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April 29, 2017

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Montebourg attacks WTO on eurozone's China trade deficit

PARIS--French Industry Minister Arnaud Montebourg made an outspoken attack Monday on the World Trade Organization and the growth of Chinese exports to the eurozone.

Montebourg, a strong critic of the way France, within the European Union, has opened up its markets to globalization and free trade, said that the effects on eurozone trade balances had been "scandalous" and a "disaster."

The minister has launched a campaign for French consumers to buy French goods and to encourage supermarkets to create sections of floor space solely for products made in France.

This caused the head of the WTO, Frenchman Pascal Lamy to say on Saturday that he had nothing against economic patriotism but he would be opposed if this became "patriotic protectionism" because in the world economy today, to achieve strong exports, a country had to increase its imports.

Montebourg, a minister in the socialist-green government under President Francois Hollande, hit back at Lamy who also has a socialist background but is a strong defender of open trade.

"I suggest to Pascal Lamy that he focuses on re-balancing the existing unbalanced relations between industrial nations so as to defend French and European industry today," Montebourg said on France Info radio.

"The picture of world free trade offered by the WTO is a disaster," Montebourg said, in a blunt attack on the conditions under which China joined the WTO.

"China was allowed to enter the WTO without anything in exchange," he said.

"Ten years ago, we had no trade deficit with China. Today France has a deficit of 25 billion euros (US$32.6 billion), Germany 22 billion and the eurozone 150 billion."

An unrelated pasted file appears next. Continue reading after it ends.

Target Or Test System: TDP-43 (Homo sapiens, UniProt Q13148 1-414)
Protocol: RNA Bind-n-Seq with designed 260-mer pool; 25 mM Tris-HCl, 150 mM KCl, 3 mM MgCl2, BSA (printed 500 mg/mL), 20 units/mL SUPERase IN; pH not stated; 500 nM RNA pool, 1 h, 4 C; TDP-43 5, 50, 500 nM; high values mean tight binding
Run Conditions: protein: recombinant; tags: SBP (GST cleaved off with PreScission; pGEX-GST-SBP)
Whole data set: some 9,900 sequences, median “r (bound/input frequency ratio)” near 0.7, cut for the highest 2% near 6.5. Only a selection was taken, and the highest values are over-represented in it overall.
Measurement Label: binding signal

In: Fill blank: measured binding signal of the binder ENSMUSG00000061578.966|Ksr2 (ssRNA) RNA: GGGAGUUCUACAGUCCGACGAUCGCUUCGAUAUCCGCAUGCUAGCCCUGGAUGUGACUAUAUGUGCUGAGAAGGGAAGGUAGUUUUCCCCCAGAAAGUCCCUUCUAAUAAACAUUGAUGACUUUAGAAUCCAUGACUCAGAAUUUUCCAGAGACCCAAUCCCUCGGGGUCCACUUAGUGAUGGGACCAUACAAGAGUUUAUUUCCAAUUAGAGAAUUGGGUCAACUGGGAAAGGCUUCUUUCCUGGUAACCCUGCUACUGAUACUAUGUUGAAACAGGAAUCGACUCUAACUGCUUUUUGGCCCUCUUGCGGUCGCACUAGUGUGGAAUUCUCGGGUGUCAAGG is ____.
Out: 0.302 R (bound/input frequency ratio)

Montebourg, who had launched his buy-French campaign by appearing on the front cover of a magazine wearing a blue and white striped fishseller's jersey, said: "If we have lost hundreds of thousands of jobs in industry it's also because there is unfair competition and scandalous unfair globalization. This must be stopped."

Praising economic patriotism, Montebourg said: "The consumer has unused power. As any citizen, the consumer has the right to vote but also another voting right of a sort, to vote for France when making purchases. The consumer under-estimates this economic power."

The WTO, with 157 members and based in Geneva, is the successor of the post-war General Agreement on Tariffs and Trade, and is the forum for the phased opening up of trade and the settlement of disputes when a signatory considers that another signatory has broken WTO trade rules.

It has made quantum leaps in the lowering of trade barriers and the opening of markets by bringing member countries together under so-called trade "rounds," the latest being the Doha Round which is deadlocked.

China became a member on Dec. 11, 2001.

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